That’s the broader point: A cannabis business must understand its competitive advantage, and then grasp how that function will meet the needs of a more mainstream environment. When big-box retail gets into the cannabis marketplace, how will your business rise up to meet that day?
Equally important to the technology piece is the industry experience that a company’s management team brings to the table. These are the key personnel who have brought the company to the point of an acquisition deal—and who will help shepherd the company into this next phase of business.
“Your plans generally will hinge on the management team being able to navigate the future of that market,” Venegas says. “Technology might change. … Trends emerge and disappear. But [it's beneficial] if your management team is adept at … reading the signs of the future and correctly interpreting the next 50 years.”
And regardless of whether a potential acquiree is looking to be actively involved in a larger company or merely seeking an exit ramp from the industry, the management team of a target company will have put in the pure sweat equity required to make the company a target of buyers in the first place; there’s often a deep personal attachment to a business on the part of its managers (and the entire staff). Both sides of an M&A deal must know and respect those key personnel who have real skin in the game and who want to elevate the business.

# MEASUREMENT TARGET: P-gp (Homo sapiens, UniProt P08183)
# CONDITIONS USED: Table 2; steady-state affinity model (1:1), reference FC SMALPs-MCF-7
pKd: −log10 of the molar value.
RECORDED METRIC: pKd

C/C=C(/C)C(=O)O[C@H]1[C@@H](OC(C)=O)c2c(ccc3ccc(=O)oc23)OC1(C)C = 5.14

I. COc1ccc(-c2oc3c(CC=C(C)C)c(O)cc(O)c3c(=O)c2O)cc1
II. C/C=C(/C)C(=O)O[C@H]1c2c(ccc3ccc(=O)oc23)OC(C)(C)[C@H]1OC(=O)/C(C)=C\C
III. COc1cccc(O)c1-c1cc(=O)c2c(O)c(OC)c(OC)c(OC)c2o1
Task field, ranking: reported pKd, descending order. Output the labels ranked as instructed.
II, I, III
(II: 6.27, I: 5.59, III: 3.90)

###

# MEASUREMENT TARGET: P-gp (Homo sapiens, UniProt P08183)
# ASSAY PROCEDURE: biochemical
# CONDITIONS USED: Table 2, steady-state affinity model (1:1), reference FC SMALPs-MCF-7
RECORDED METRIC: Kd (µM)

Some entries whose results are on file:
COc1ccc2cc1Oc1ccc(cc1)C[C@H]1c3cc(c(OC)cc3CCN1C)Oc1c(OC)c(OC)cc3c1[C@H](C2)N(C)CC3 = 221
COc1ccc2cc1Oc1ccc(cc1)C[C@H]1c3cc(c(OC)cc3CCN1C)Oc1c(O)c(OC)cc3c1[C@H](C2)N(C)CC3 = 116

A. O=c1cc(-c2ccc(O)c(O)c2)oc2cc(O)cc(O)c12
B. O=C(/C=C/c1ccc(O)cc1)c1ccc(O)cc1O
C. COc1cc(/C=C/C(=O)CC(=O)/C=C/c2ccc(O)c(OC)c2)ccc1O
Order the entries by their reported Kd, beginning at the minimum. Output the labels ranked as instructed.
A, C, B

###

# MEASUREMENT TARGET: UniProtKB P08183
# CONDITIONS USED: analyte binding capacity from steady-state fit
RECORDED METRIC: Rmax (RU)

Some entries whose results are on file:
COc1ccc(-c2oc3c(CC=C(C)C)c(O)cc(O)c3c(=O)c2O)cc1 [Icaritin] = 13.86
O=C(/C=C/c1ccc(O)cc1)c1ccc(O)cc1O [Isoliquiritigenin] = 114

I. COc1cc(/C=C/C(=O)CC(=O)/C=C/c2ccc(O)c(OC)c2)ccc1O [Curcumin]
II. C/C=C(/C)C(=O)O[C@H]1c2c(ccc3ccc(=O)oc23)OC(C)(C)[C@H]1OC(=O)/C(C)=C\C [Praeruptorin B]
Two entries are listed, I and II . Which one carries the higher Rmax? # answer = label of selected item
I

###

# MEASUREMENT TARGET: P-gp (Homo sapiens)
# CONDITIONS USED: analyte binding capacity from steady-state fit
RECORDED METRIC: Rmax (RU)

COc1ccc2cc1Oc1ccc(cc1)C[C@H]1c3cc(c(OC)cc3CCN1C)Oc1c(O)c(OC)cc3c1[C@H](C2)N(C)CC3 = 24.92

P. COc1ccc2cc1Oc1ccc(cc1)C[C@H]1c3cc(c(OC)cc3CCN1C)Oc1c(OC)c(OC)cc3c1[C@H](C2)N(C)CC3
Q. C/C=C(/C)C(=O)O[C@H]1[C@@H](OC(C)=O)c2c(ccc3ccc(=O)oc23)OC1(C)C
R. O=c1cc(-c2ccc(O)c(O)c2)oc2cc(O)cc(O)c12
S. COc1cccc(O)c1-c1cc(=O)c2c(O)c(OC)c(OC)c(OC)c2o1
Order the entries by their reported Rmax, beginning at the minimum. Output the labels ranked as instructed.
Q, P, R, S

This is one of the clearest rationales for acquisition deals in the cannabis space. With the regulated industry being so new, it’s vital for buyers to identify successful teams that have brought a unique edge to their business. For those sellers, it’s important to know what that edge is. Maybe it’s technology…
…and maybe it’s funding.
“Raising capital in cannabis is not easy, right?” Venegas says. “But some businesses spend all of their time just raising that next bit of capital, and they start to lose the competitive advantage because they spend all their time on the money. And you may say, ‘OK, I'll be acquired, it will be a bigger piece of the pie, but if I can just have easy access to capital because my acquirer already has that and is willing to commit that in terms, … then the certainty around the capital frees me to do what I know I can do or what my team to do.’ That's the rationale.”
As far as raising investment dollars and finding access to capital, Venegas uses the cannabis supply chain to illustrate a broader point. Money—and a lot of the past 12 months of cannabis M&A bears this out—flows toward license holders. Growers. Closer to the fringes of the market, where ancillary and technological businesses find themselves, cannabis companies must be very clear about what that capital will allow them to do.
It’s less about pure market share than about that competitive advantage—and that may be something that’s tied into broader market forces, like federal legalization in the U.S. and movement from consumer packaged goods companies.